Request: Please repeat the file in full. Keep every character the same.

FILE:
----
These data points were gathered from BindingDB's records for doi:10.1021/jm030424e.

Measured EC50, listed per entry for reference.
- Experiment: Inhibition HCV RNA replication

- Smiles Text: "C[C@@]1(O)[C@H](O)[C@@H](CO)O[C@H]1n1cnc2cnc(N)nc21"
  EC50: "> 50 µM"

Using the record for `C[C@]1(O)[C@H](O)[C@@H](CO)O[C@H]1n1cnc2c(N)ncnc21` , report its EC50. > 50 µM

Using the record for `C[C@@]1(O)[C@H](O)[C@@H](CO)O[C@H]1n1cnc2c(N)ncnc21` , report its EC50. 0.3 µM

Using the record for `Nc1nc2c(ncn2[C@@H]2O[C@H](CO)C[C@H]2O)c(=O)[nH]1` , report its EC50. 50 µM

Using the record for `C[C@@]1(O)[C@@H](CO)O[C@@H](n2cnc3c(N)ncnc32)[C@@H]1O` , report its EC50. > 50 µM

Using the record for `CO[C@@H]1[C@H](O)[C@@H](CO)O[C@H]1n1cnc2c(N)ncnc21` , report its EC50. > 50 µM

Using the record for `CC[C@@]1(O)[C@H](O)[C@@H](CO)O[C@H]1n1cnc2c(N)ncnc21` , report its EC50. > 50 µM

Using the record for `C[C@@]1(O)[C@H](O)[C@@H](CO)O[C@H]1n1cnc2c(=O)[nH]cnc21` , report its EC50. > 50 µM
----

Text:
These data points were gathered from BindingDB's records for doi:10.1021/jm030424e.

Measured EC50, listed per entry for reference.
- Experiment: Inhibition HCV RNA replication

- Smiles Text: "C[C@@]1(O)[C@H](O)[C@@H](CO)O[C@H]1n1cnc2cnc(N)nc21"
  EC50: "> 50 µM"

Using the record for `C[C@]1(O)[C@H](O)[C@@H](CO)O[C@H]1n1cnc2c(N)ncnc21` , report its EC50. > 50 µM

Using the record for `C[C@@]1(O)[C@H](O)[C@@H](CO)O[C@H]1n1cnc2c(N)ncnc21` , report its EC50. 0.3 µM

Using the record for `Nc1nc2c(ncn2[C@@H]2O[C@H](CO)C[C@H]2O)c(=O)[nH]1` , report its EC50. 50 µM

Using the record for `C[C@@]1(O)[C@@H](CO)O[C@@H](n2cnc3c(N)ncnc32)[C@@H]1O` , report its EC50. > 50 µM

Using the record for `CO[C@@H]1[C@H](O)[C@@H](CO)O[C@H]1n1cnc2c(N)ncnc21` , report its EC50. > 50 µM

Using the record for `CC[C@@]1(O)[C@H](O)[C@@H](CO)O[C@H]1n1cnc2c(N)ncnc21` , report its EC50. > 50 µM

Using the record for `C[C@@]1(O)[C@H](O)[C@@H](CO)O[C@H]1n1cnc2c(=O)[nH]cnc21` , report its EC50. > 50 µM